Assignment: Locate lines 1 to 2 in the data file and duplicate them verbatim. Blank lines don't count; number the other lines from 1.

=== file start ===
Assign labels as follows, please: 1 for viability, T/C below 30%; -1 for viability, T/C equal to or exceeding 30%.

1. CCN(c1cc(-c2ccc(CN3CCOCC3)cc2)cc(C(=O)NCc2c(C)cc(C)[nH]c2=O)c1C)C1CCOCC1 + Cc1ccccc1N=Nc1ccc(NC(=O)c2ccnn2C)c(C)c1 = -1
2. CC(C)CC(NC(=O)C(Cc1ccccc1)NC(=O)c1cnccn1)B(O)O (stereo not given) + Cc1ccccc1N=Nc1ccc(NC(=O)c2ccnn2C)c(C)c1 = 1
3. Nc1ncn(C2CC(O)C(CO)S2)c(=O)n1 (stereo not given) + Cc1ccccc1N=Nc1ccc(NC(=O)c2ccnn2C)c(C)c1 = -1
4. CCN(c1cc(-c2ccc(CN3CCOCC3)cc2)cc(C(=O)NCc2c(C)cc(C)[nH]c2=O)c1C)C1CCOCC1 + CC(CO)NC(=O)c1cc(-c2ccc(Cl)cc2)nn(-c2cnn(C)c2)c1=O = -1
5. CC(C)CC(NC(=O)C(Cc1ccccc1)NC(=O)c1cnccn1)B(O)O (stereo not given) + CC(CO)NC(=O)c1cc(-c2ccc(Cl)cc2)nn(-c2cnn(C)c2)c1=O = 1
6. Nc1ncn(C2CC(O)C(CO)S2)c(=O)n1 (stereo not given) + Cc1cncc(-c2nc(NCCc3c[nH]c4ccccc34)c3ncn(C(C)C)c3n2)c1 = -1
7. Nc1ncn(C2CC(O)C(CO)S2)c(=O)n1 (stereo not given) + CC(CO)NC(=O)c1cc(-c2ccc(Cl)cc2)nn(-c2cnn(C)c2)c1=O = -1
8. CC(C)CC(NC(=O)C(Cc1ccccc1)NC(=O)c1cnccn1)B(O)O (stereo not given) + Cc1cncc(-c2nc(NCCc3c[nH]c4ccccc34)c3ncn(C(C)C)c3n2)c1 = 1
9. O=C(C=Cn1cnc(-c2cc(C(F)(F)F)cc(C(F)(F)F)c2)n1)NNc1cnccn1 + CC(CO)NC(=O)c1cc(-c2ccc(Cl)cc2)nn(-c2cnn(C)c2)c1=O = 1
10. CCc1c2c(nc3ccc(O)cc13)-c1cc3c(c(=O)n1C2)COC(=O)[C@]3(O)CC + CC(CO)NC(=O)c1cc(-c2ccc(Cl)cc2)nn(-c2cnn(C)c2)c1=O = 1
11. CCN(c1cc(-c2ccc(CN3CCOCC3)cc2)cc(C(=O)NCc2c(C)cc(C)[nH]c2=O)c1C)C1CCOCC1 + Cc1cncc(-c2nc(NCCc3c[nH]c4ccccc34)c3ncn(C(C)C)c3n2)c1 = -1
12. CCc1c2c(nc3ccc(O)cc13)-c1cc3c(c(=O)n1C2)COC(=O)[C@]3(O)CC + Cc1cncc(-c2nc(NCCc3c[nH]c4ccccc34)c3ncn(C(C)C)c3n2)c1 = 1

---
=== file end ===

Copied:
Assign labels as follows, please: 1 for viability, T/C below 30%; -1 for viability, T/C equal to or exceeding 30%.

1. CCN(c1cc(-c2ccc(CN3CCOCC3)cc2)cc(C(=O)NCc2c(C)cc(C)[nH]c2=O)c1C)C1CCOCC1 + Cc1ccccc1N=Nc1ccc(NC(=O)c2ccnn2C)c(C)c1 = -1